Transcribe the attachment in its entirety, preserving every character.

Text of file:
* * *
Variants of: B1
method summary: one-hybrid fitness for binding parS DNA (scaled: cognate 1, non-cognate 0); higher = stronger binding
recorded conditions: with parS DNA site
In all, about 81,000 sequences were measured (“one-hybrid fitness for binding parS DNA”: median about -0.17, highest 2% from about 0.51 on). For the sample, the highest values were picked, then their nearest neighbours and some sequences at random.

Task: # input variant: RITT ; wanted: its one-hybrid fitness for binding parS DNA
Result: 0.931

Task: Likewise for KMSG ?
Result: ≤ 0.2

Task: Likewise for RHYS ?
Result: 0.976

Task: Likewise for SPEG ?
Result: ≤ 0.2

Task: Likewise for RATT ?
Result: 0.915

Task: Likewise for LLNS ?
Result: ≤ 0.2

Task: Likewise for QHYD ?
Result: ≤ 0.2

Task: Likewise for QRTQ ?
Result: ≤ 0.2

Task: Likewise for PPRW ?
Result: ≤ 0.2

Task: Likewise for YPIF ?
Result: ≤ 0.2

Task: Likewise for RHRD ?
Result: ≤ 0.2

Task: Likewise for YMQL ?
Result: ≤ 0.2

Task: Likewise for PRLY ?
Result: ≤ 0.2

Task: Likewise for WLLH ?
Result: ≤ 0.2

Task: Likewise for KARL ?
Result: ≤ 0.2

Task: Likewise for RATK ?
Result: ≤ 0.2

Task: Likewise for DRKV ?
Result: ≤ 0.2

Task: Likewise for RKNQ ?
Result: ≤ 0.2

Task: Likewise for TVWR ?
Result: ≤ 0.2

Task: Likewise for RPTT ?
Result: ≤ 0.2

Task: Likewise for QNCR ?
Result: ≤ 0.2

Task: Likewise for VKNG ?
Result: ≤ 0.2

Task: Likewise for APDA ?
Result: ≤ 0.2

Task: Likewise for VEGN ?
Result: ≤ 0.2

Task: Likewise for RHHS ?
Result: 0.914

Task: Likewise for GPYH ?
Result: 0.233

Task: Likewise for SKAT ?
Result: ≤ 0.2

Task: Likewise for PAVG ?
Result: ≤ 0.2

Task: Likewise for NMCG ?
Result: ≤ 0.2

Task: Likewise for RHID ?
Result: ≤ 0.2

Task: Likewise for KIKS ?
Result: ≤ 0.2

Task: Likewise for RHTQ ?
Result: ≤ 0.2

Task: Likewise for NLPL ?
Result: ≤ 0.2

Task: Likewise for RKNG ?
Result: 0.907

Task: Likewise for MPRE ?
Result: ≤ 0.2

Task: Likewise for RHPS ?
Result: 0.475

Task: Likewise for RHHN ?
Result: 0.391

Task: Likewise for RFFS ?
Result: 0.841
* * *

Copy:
Variants of: B1
method summary: one-hybrid fitness for binding parS DNA (scaled: cognate 1, non-cognate 0); higher = stronger binding
recorded conditions: with parS DNA site
In all, about 81,000 sequences were measured (“one-hybrid fitness for binding parS DNA”: median about -0.17, highest 2% from about 0.51 on). For the sample, the highest values were picked, then their nearest neighbours and some sequences at random.

Task: # input variant: RITT ; wanted: its one-hybrid fitness for binding parS DNA
Result: 0.931

Task: Likewise for KMSG ?
Result: ≤ 0.2

Task: Likewise for RHYS ?
Result: 0.976

Task: Likewise for SPEG ?
Result: ≤ 0.2

Task: Likewise for RATT ?
Result: 0.915

Task: Likewise for LLNS ?
Result: ≤ 0.2

Task: Likewise for QHYD ?
Result: ≤ 0.2

Task: Likewise for QRTQ ?
Result: ≤ 0.2

Task: Likewise for PPRW ?
Result: ≤ 0.2

Task: Likewise for YPIF ?
Result: ≤ 0.2

Task: Likewise for RHRD ?
Result: ≤ 0.2

Task: Likewise for YMQL ?
Result: ≤ 0.2

Task: Likewise for PRLY ?
Result: ≤ 0.2

Task: Likewise for WLLH ?
Result: ≤ 0.2

Task: Likewise for KARL ?
Result: ≤ 0.2

Task: Likewise for RATK ?
Result: ≤ 0.2

Task: Likewise for DRKV ?
Result: ≤ 0.2

Task: Likewise for RKNQ ?
Result: ≤ 0.2

Task: Likewise for TVWR ?
Result: ≤ 0.2

Task: Likewise for RPTT ?
Result: ≤ 0.2

Task: Likewise for QNCR ?
Result: ≤ 0.2

Task: Likewise for VKNG ?
Result: ≤ 0.2

Task: Likewise for APDA ?
Result: ≤ 0.2

Task: Likewise for VEGN ?
Result: ≤ 0.2

Task: Likewise for RHHS ?
Result: 0.914

Task: Likewise for GPYH ?
Result: 0.233

Task: Likewise for SKAT ?
Result: ≤ 0.2

Task: Likewise for PAVG ?
Result: ≤ 0.2

Task: Likewise for NMCG ?
Result: ≤ 0.2

Task: Likewise for RHID ?
Result: ≤ 0.2

Task: Likewise for KIKS ?
Result: ≤ 0.2

Task: Likewise for RHTQ ?
Result: ≤ 0.2

Task: Likewise for NLPL ?
Result: ≤ 0.2

Task: Likewise for RKNG ?
Result: 0.907

Task: Likewise for MPRE ?
Result: ≤ 0.2

Task: Likewise for RHPS ?
Result: 0.475

Task: Likewise for RHHN ?
Result: 0.391

Task: Likewise for RFFS ?
Result: 0.841